After the first semi-final, Eurovisionary has stepped back into our time machine to see who will qualify from Thursday’s second semi-final. Our journey has shown us who will claim the last ten available places in the final.
Lithuania – InCulto – Eastern European Funk – The first song is possibly in the ‘love it or hate it’ category. They finished sixth a few years ago with a song in the same vein, and who is to say the same won’t happen this year?
Verdict: It doesn’t deserve to qualify, but enough people will find it amusing enough to vote for it.
Armenia – Eva Rivas – Apricot Stone – To those that don’t know the significance of the Apricot to Armenians, the words will sound strange, even silly. Armenia is thought by many to be a certainty to be in the final.
Verdict: I expect to be proved wrong, but something tells me that this is where it ends for the Armenians.
Israel – Harel Skaat – Milim -Emotion will exude from every pore of Harel’s body due to the intense meaning the words have for him. Sometimes, the emotion can be over the top and off-putting, but kept under control, it can prove to be a clincher.
Verdict: The juries will love it, and so will sufficient members of the voting public.
Denmark – Chanée & N’evergreen – In A Moment Like This – Rumours of a potentially damaging rift between the Danes main protagonists have proved to be exaggerated. The rock inspired duet has power, a good tune and lots or promise.
Verdict: Denmark will qualify near the top of the scoreboard.
Switzerland – Michael von der Heide – Il Pleut de L’Or – The Swiss have a very good song and deserve to be in the final, but how many times has that sort of analysis fallen flat on its face?
Verdict: In the strongest of the semi-finals, good songs will fall by the wayside. Switzerland, unfortunately, will be one of them.
Sweden – Anna Bergendahl – This Is My Life – In a semi-final dominated by ballads, some risk being lost in the crowd. Sweden is famous and loved for its schlager songs and would have been better served by sending one this year.
Verdict: A fan favourite will be missing on Saturday.
Azerbaijan – Safura – Drip Drop – The favourite with the bookies from the beginning, the Azeri’s must be fancying their chances. A lot could depend on her performance.
Verdict: It seems destined to cascade like a waterfall rather than ‘drip drop’ into the final.
Ukraine – Alyosha – Sweet People – After a disastrous and ultimately rushed selection process, the Ukrainians are left with a rock ballad. Usually associated with good, solid pop, they might be left wishing they had stuck to that tried and tested formula.
Verdict: It’s really hard to imagine Alyosha competing on Saturday.
The Netherlands – Sieneke – Ik Ben Verliefd (Sha-La-Lie) – After years of disappointments, the Dutch have tuned to the man famous for being songwriter to the Smurfs. He has written a very jolly tune and bravely insisted that it is sung in Dutch. It is a breath of fresh air and it would be fantastic to see this ‘pick-me-up of a song in the final.
Verdict: Sentiment is no substitute for reality, and chances are, Sienke may be packing her suitcase on Friday morning. Shame!
Romania – Paula Seling & Ovi – Playing With Fire – Surely the best use of the piano since Lynsey de Paul and Mike Moran in 1977. If it does qualify for the final, it will be by the width of a piano key. If it fails to go any further, it will only just miss out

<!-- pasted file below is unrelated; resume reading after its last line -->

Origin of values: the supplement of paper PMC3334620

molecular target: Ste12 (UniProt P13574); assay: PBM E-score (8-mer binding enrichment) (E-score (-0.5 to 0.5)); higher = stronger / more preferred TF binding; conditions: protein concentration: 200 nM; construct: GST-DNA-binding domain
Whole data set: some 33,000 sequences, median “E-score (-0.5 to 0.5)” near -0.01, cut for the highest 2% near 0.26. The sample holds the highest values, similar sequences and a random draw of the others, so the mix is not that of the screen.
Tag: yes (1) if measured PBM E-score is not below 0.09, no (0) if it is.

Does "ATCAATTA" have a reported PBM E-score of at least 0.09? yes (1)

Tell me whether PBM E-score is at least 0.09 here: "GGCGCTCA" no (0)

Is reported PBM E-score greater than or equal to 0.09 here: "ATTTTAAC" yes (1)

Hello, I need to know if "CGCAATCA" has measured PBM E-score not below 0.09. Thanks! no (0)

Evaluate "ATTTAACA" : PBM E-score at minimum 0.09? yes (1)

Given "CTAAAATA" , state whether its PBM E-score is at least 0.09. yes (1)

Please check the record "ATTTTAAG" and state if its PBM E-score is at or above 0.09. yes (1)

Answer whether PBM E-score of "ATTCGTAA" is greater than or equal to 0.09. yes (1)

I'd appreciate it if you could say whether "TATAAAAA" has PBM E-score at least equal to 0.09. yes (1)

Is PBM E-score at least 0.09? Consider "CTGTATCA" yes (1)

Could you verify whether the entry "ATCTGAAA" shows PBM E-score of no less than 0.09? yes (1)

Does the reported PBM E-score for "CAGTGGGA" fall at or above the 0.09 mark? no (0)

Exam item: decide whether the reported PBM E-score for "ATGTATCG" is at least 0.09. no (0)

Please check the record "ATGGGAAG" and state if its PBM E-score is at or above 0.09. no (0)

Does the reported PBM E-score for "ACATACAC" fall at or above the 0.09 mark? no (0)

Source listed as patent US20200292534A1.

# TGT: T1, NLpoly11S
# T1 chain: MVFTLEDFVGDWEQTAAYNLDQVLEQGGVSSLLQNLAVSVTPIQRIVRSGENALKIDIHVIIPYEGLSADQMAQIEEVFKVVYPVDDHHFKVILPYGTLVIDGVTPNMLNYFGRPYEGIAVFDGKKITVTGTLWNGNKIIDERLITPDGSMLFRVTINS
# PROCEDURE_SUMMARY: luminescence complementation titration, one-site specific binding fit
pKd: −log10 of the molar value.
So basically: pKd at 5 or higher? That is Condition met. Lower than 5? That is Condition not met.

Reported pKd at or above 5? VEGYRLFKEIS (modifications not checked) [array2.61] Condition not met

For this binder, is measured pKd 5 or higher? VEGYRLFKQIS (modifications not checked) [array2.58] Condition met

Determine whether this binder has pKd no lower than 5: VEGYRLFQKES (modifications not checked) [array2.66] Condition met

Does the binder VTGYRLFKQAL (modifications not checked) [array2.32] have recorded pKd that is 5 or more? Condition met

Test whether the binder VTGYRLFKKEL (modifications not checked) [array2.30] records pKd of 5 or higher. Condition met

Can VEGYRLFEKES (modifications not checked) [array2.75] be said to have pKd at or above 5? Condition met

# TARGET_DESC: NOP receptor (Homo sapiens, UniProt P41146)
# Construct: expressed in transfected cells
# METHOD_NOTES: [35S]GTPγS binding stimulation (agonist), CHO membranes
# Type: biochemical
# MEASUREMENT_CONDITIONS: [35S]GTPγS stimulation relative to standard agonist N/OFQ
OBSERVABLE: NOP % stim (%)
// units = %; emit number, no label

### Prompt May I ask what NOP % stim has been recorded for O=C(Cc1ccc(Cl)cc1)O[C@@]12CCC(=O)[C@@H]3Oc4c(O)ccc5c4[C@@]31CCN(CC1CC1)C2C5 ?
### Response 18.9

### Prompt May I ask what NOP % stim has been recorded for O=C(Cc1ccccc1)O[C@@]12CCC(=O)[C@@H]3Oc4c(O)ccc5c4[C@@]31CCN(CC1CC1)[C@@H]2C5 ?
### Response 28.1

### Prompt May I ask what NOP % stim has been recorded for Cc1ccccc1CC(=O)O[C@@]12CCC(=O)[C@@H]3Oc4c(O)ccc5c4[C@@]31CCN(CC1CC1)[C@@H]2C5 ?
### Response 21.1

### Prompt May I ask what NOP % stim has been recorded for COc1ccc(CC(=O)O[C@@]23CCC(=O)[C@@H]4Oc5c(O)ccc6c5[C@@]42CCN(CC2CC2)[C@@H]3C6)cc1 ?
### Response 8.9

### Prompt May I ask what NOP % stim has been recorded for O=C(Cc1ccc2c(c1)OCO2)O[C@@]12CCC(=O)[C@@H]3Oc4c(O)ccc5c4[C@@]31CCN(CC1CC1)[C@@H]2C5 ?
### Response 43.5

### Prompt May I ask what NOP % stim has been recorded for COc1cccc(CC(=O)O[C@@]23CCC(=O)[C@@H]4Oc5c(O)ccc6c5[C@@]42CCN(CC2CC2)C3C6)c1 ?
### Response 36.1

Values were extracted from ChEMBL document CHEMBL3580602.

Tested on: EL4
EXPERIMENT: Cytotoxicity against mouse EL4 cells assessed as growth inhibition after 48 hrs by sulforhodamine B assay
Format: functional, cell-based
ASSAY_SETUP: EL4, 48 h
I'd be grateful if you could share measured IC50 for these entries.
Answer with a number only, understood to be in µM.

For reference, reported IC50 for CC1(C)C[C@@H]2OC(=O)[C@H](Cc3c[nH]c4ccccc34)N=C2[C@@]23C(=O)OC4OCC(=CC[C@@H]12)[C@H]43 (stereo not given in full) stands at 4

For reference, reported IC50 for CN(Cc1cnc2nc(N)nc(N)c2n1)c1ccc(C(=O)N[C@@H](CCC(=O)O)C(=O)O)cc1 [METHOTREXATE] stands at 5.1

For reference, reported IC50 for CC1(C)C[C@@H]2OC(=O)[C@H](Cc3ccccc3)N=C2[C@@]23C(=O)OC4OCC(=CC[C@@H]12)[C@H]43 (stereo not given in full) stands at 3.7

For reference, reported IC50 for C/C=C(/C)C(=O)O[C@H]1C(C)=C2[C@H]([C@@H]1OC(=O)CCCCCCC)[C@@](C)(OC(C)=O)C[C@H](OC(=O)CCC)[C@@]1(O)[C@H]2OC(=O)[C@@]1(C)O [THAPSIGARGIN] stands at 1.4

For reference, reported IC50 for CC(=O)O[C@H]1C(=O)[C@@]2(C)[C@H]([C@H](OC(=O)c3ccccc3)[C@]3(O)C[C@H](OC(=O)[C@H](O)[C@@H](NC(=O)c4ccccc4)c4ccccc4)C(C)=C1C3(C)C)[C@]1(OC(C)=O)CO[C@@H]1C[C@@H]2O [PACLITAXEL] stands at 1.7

Verdict: The width of a piano key it is.
Slovenia – Ansambel Žlindra & Kalamari – Narodnozabavni Rock – Credit must be given to the Slovenes for singing in their own language. Unfortunately, their song will be forgotten almost as soon as it has finished.
Verdict: Absolutely no chance of being one of the ten.
Ireland – Niamh Kavanagh – It’s For You – The 1993 winner returns with another ballad. Irish hopes are high after some lean years in the wilderness.
Verdict: Ireland has been absent from the final many times over recent years and it would be a massive shock if Niamh wasn’t there come Saturday.
Bulgaria – Miro – Angel Si Ti – This is a good draw for Miro, coming as he does after a ballad and one of the less memorable songs in the second semi-final. The vibrant presentation will help rather than hinder.
Verdict: It will qualify, but only just.
Cyprus – Jon Lilygreen & The Islanders – Life Looks Better In Spring – After a few duds in recent years, Cyprus came to Oslo with one of the stronger songs of the 39. The MOR style will have wide appeal and it sounds sincere.
Verdict: Don’t check out of the hotel yet, Jon
Croatia – Feminnem – Lako Je Sve – Having represented Bosnia with a pop song, Feminnen return for Croatia with an unmistakingly Balkan ballad. It stands out from the crowd of ballads.
Verdict: If Croatia isn’t in the final, we should all give up hope.
Georgia – Sofia Nizharadze – Shine – Missing out last year for political reasons, Georgia’s return is an uncontroversial, classy balled with optimistic lyrics. The staging is a bit busier than is needed which could be a distraction.
Verdict: It’s a dark horse, but probably won’t be able to muster quite enough votes.
Turkey – maNga – We Could Be the Same – Turkey has been a regular visitor to the Eurovision final since the semi-finals were introduced, a big and popular turnaround from the days when they would regularly prop up the scoreboard. maNga were chosen by TRT to write and perform the song this year. The faith has been justified.
Verdict: If maNga aren’t in the final, I’ll run down my street naked.
Is the winner among this group of songs? At about 2200 BST, we will know the answer.